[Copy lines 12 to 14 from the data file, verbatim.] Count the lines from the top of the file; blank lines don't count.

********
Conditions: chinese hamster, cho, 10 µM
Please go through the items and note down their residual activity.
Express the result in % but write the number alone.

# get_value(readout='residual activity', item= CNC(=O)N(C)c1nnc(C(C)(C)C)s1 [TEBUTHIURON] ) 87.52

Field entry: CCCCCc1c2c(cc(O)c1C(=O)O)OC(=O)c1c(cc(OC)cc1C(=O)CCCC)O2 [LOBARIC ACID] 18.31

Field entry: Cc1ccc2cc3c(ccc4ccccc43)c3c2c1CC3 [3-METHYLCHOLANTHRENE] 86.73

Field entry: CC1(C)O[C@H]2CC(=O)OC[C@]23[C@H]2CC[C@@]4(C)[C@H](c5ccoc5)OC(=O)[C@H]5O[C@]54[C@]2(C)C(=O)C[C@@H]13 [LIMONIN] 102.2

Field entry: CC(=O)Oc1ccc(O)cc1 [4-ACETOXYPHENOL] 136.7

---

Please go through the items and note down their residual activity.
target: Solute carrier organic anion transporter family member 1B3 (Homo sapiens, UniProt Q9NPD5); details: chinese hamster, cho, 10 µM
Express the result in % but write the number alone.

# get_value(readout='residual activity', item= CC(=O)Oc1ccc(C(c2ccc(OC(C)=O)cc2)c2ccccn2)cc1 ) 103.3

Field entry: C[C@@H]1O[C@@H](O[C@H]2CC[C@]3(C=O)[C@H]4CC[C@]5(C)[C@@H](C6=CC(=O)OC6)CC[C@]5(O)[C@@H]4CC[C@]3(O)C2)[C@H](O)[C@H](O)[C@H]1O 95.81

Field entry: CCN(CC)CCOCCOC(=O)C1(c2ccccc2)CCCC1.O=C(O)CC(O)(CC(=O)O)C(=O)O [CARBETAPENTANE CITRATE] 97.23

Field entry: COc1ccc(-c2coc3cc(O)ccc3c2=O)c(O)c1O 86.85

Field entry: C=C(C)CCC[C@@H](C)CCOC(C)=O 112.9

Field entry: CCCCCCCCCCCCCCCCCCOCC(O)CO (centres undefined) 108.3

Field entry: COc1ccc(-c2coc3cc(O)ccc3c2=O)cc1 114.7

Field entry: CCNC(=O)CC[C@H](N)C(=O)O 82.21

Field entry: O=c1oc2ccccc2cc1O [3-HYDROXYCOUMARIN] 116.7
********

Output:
Express the result in % but write the number alone.

# get_value(readout='residual activity', item= CC(=O)Oc1ccc(C(c2ccc(OC(C)=O)cc2)c2ccccn2)cc1 ) 103.3

Field entry: C[C@@H]1O[C@@H](O[C@H]2CC[C@]3(C=O)[C@H]4CC[C@]5(C)[C@@H](C6=CC(=O)OC6)CC[C@]5(O)[C@@H]4CC[C@]3(O)C2)[C@H](O)[C@H](O)[C@H]1O 95.81